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HomeAnswersObstetrics and Gynecologygenital herpesAm I suffering from genital herpes?

I have a lump on my right labia. Could it be herpes?

The following is an actual conversation between an iCliniq user and a doctor that has been reviewed and published as a Premium Q&A.

Medically reviewed by

Dr. Sowmiya D

Published At August 7, 2017
Reviewed AtJuly 18, 2023

Patient's Query

Hello doctor,

It started with a burning pain during urination, which lasted two days with no other symptoms. The doctor said I had a UTI and advised me to drink plenty of fluids, which I did. Then two days after, there was a lump on my right labia. The painful urination has gone, but this lump on my right labia is still there, and it is very painful, more when I touch it. When I first had these symptoms, I was eight weeks pregnant and had a miscarriage last month. A nurse said that I have genital herpes. I am taking Carbimazole 5 mg daily for Graves disease and am currently on antiviral medications for potential herpes. I have also undergone swab test tests, and I have not received the results yet. Urine tested positive for leucocytes and pH. Could it be something else? I have taken pictures.


Welcome to icliniq.com.

First of all, there are no readily available blood tests for genital herpes, and most often, a clinical examination is enough to confirm it. This is a painful blister, and a possible cause is a genital herpes, with a previous history of urine infection for which you are taking treatment. There are some general guidelines regarding genital herpes that you need to follow:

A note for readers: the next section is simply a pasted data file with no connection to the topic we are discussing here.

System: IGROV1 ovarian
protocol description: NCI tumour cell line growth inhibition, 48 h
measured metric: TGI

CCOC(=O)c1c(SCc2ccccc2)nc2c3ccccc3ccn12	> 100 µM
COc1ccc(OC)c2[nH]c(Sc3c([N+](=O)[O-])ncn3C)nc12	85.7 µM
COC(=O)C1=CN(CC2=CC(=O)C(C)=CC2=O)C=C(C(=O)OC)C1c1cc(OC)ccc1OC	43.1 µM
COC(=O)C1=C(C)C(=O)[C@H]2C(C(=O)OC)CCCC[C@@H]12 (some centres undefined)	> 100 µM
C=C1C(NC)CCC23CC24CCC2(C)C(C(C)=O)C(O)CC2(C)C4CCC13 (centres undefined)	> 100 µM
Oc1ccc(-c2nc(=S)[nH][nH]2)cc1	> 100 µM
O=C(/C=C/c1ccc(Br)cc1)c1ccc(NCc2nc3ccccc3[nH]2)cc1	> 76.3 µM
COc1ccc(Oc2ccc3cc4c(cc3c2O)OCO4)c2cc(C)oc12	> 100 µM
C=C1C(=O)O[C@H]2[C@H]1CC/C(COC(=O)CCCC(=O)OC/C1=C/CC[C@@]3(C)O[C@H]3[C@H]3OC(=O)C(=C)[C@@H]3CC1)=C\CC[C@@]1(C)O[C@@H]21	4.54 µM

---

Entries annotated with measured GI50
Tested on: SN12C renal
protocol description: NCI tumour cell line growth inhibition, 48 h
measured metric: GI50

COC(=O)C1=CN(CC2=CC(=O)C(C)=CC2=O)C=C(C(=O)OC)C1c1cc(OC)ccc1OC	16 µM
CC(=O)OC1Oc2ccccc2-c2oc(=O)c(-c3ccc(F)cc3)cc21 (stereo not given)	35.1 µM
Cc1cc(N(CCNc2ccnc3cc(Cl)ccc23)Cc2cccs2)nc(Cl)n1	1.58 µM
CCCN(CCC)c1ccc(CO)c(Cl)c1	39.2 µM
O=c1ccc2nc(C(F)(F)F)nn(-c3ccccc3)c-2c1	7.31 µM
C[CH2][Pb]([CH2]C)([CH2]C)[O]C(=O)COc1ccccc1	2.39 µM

1. Avoid excessive heat or sunlight, as it makes the irritation worse.
  2. Do not use perfumed or antibacterial soaps, feminine deodorants, or douches.
  3. Try to wear loose-fitting cotton clothes.
  4. You can take some pain killer if required. If helpful, I suggest taking Acetaminophen (Tylenol) or Ibuprofen (Advil, Motrin, and Nuprin).
  5. Use a cold cloth on the affected area if it soothes the pain.

There is no treatment for this if you do not report very early. Antiviral medications can help manage the severity and the duration if taken immediately before an outbreak when there is tingling or an unusual skin sensation, but no blisters within 24 hours of an outbreak. That is to be taken after consulting your doctor, but it is rarely needed or prescribed. Lastly, this is an STD (sexually transmitted disease), and thus, you need to get an STD profile screening to rule out other STDs as a cause. So, talk to your physician about it.

Same symptoms don't mean you have the same problem. Consult a doctor now!

Dr. Sanjay Kumar Bhattacharyya
Dr. Sanjay Kumar Bhattacharyya

Obstetrics and Gynecology

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